4.
Clinical Immunology ; Conference: 2023 Clinical Immunology Society Annual Meeting: Immune Deficiency and Dysregulation North American Conference. St. Louis United States. 250(Supplement) (no pagination), 2023.
Article in English | EMBASE | ID: covidwho-20242119

ABSTRACT

Background: Patients with primary and secondary immunodeficiencies have shown an impaired humoral immune response to COVID-19 vaccination. It is therefore of paramount importance to investigate anti-SARS-CoV-2 antibody levels in plasma pools and in immunoglobulin (IgG) products used to treat these patients. AIM: To assess the evolution of anti-SARS-CoV-2 antibodies (S protein) in plasma pools and IgG products and its neutralizing activity to original-type virus (Wuhan) and the variants of concern (VOC), including Omicron. Method(s): Healthy donors plasma pools collected in the US and Europe, and the subsequent intravenous (Flebogamma DIFand Gamunex-C, Grifols) and subcutaneous (Xembify, Grifols) IgG manufactured batches were followed from March 2020. Anti-SARS-CoV-2 S protein IgG titers were determined in plasma pools and in IgG batches by ELISA. Neutralization assays analyzed the capacity of IgG products to neutralize original-type virus and VOC (Alpha, Beta, Delta, Omicron BA.1 and BA.5), using pseudo viruses expressing S protein. Results were expressed as the dilution producing 50% neutralization (ID50). Result(s): In plasma pools, anti-SARS-CoV-2 S antibodies continuously increased throughout the study period regardless of the geographic origin. In the US, the first positive plasma pools were collected at the end of 2020. Since July 2021, an exponential increase over 30-fold of anti-SARS-CoV-2 S antibodies was reported. This trend continued increasing until the end of study period. Similarly, IgG products showed a similar evolution of anti-SARS-CoV-2 S antibodies. As expected, IgG batches released at the end of 2020 presented low SARS-CoV-2 neutralization activity. However, IgG products manufactured since August 2021 showed high neutralization activity against original-type virus and the rest of VOC. Regarding Omicron BA.5, a 5 to 10-fold increase was observed over time. Conclusion(s): This study reported the onset of elevated anti-SARS-CoV-2 antibody titers in plasma pools and IgG products since mid-2021, reflecting the evolution of the pandemic and vaccine campaigns. Intravenous and subcutaneous IgG products efficiently neutralized the current circulating VOC, Omicron BA.5. Further research is warranted to assess whether a clinical protective titer against SARS-CoV-2 and passive immunization is achieved in patients with immunodeficiencies treated with IgG products.Copyright © 2023 Elsevier Inc.

5.
Cancer Research Conference: American Association for Cancer Research Annual Meeting, ACCR ; 83(8 Supplement), 2023.
Article in English | EMBASE | ID: covidwho-20242045

ABSTRACT

The sudden onset of the 2019 SARS-CoV-2 pandemic required agile development of standards and efficient validation of assays to assess prevalence of infection as well as immune responses to infection and vaccination. Leveraging their experience in HPV serology and standards, the Vaccine, Immunity and Cancer Directorate (VICD) at the Frederick National Laboratory for Cancer Research (FNCLR) pivoted to address this unmet need in SARS-Co-V2 serology clinical testing and research. This standardization effort required the collection and processing of large volumes of blood from SARS-Co-V2 infected and uninfected individuals into serum and peripheral blood mononuclear cells (PBMCs). Collaborations with specimen collection sites across the United States were established. Following qualification for anti-SARS-CoV-2 IgG and IgM levels in independent laboratories, VICD assembled reference evaluation panels, which were used to assist the FDA's performance evaluation of commercial assays submitted for EUA approval. To date, 185 different shipments of the standard or validation panel have been sent to both domestic and international labs. These materials are also available to the SARS-CoV-2 serology community for assay calibration and performance evaluation which greatly facilitates assay data harmonization. In addition, the NCI Serological Sciences Network (SeroNet) was born from this initiative and expertise, resulting in the establishment of Capacity Building Centers (CBCs) for sample collection from different healthy, cancer and immunocompromised cohorts at Mount Sinai, Arizona State University, the University of Minnesota, and Northwell Feinstein. The NCI and FNLCR simultaneously collaborated to develop a network of investigators focused on advancing research on the immune response to SARS-CoV-2 infection and vaccination among diverse and vulnerable populations, including cancer patients. Their research has resulted in over 326 peer-reviewed publications. The CBC's have enrolled patients in longitudinal studies, resulting in a centralized collection of annotated, well characterized serum, PBMCs and clinical data. Numerous cancer cohorts, but predominantly Multiple Myeloma, are included. Furthermore, technology development was supported at the CBC's. Based upon this success, the VICD in collaboration with NCI is pursuing an even more innovative effort in pandemic preparedness to establish a Center for Serology and Data Emergency Preparedness (CESDEP);a global network able to activate and pivot to address pandemic-level threats, while continuing to expand the development of immunological assays that can inform clinical decisions for cancer and other immunocompromised patients.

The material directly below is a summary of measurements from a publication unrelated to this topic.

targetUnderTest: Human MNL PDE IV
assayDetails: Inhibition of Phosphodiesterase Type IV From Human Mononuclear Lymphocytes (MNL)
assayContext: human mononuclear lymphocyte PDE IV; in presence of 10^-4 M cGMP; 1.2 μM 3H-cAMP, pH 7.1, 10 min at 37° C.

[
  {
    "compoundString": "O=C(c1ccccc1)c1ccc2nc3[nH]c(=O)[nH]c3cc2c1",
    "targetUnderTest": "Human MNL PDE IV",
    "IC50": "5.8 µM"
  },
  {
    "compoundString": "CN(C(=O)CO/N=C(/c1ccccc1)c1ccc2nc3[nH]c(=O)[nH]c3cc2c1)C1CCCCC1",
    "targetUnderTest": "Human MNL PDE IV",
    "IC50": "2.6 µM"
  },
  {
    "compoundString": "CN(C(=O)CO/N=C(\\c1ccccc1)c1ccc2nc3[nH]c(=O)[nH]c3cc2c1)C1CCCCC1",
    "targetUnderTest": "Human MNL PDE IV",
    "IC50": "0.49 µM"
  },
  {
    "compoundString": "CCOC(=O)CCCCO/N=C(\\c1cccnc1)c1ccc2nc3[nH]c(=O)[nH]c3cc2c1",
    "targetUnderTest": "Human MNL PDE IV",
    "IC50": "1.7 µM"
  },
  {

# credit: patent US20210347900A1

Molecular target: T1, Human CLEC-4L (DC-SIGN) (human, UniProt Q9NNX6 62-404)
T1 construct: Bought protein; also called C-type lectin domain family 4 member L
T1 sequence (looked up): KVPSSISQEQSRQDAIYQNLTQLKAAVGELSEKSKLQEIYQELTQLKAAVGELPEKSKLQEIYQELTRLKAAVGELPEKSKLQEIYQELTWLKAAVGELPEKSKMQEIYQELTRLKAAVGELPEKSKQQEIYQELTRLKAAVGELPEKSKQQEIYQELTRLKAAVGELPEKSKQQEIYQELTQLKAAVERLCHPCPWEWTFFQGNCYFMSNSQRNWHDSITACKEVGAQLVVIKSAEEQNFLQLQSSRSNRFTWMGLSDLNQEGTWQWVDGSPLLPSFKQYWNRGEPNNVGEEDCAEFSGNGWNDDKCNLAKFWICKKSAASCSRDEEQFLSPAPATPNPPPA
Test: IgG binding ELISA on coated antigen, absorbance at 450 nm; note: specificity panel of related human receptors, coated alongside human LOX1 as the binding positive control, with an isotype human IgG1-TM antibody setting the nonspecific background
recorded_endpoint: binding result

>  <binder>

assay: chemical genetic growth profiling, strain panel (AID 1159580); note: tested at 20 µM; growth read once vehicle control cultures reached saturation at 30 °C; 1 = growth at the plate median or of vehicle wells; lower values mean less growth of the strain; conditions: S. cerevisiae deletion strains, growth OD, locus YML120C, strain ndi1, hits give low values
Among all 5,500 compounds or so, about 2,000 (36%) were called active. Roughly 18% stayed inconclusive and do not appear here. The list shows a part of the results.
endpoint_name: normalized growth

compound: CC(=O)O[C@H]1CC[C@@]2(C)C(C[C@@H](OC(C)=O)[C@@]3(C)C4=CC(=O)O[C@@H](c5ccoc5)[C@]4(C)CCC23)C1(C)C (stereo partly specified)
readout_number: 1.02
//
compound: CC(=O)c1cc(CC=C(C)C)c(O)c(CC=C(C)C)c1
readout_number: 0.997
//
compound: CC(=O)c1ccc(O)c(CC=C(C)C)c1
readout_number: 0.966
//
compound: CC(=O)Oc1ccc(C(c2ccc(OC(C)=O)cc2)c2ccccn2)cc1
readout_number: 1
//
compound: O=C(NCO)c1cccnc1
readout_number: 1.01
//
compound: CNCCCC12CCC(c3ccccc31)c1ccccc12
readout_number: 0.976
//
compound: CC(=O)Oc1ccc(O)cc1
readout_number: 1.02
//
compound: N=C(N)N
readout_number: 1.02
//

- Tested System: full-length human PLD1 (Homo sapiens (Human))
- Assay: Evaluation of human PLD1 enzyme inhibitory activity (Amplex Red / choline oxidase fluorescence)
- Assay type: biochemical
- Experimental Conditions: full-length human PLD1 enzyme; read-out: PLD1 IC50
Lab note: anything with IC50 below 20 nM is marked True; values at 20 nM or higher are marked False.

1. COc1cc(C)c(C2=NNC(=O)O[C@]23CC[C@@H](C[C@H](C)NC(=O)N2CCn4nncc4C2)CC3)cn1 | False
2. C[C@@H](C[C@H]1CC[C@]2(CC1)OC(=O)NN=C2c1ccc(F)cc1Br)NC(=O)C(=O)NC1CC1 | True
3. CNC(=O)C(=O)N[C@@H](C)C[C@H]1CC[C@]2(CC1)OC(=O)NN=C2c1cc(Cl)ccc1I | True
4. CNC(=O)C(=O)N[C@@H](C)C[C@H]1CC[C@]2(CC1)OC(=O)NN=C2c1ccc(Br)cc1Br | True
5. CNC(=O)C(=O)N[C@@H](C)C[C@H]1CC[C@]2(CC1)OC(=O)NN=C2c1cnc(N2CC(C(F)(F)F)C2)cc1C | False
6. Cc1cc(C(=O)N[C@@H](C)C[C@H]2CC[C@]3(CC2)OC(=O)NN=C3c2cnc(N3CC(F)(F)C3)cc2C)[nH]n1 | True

6.
Pediatria Polska ; 98(1):79-82, 2023.
Article in English | EMBASE | ID: covidwho-20241151

ABSTRACT